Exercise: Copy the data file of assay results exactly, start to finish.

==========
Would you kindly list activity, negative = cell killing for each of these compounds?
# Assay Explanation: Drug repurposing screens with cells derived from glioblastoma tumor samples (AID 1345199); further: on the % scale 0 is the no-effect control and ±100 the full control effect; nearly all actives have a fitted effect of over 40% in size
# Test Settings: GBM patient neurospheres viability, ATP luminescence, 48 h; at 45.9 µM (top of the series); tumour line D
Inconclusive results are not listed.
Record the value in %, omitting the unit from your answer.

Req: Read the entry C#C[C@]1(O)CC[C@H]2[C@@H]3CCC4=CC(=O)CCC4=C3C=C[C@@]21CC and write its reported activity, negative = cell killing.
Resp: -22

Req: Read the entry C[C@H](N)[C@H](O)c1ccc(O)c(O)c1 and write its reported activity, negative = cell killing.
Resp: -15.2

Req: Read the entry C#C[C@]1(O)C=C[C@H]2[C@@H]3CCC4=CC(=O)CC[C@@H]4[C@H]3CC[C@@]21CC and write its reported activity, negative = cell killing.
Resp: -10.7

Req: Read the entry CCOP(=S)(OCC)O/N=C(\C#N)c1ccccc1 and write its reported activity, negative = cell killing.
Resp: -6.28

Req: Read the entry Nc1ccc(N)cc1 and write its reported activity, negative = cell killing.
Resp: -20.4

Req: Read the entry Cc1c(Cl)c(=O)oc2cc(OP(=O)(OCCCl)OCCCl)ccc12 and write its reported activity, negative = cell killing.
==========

Would you kindly list activity, negative = cell killing for each of these compounds?
# Assay Explanation: Drug repurposing screens with cells derived from glioblastoma tumor samples (AID 1345199); further: on the % scale 0 is the no-effect control and ±100 the full control effect; nearly all actives have a fitted effect of over 40% in size
# Test Settings: GBM patient neurospheres viability, ATP luminescence, 48 h; at 45.9 µM (top of the series); tumour line D
Inconclusive results are not listed.
Record the value in %, omitting the unit from your answer.

Req: Read the entry C#C[C@]1(O)CC[C@H]2[C@@H]3CCC4=CC(=O)CCC4=C3C=C[C@@]21CC and write its reported activity, negative = cell killing.
Resp: -22

Req: Read the entry C[C@H](N)[C@H](O)c1ccc(O)c(O)c1 and write its reported activity, negative = cell killing.
Resp: -15.2

Req: Read the entry C#C[C@]1(O)C=C[C@H]2[C@@H]3CCC4=CC(=O)CC[C@@H]4[C@H]3CC[C@@]21CC and write its reported activity, negative = cell killing.
Resp: -10.7

Req: Read the entry CCOP(=S)(OCC)O/N=C(\C#N)c1ccccc1 and write its reported activity, negative = cell killing.
Resp: -6.28

Req: Read the entry Nc1ccc(N)cc1 and write its reported activity, negative = cell killing.
Resp: -20.4

Req: Read the entry Cc1c(Cl)c(=O)oc2cc(OP(=O)(OCCCl)OCCCl)ccc12 and write its reported activity, negative = cell killing.